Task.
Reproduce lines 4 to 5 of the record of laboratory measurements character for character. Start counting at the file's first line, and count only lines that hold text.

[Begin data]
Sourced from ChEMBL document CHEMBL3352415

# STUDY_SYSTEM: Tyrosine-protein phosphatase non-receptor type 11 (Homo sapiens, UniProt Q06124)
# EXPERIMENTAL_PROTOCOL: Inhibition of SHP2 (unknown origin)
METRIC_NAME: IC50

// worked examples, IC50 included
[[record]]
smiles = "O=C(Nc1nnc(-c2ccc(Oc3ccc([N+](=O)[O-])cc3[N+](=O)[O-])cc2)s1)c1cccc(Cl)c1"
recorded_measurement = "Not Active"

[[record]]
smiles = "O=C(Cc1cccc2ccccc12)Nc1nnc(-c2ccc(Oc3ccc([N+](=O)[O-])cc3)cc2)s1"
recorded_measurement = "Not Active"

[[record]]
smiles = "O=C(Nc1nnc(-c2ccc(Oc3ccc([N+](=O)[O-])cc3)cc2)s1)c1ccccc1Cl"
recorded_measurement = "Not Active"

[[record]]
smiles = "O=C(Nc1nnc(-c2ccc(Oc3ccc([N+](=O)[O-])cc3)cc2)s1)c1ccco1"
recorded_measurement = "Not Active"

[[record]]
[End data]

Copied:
METRIC_NAME: IC50

// worked examples, IC50 included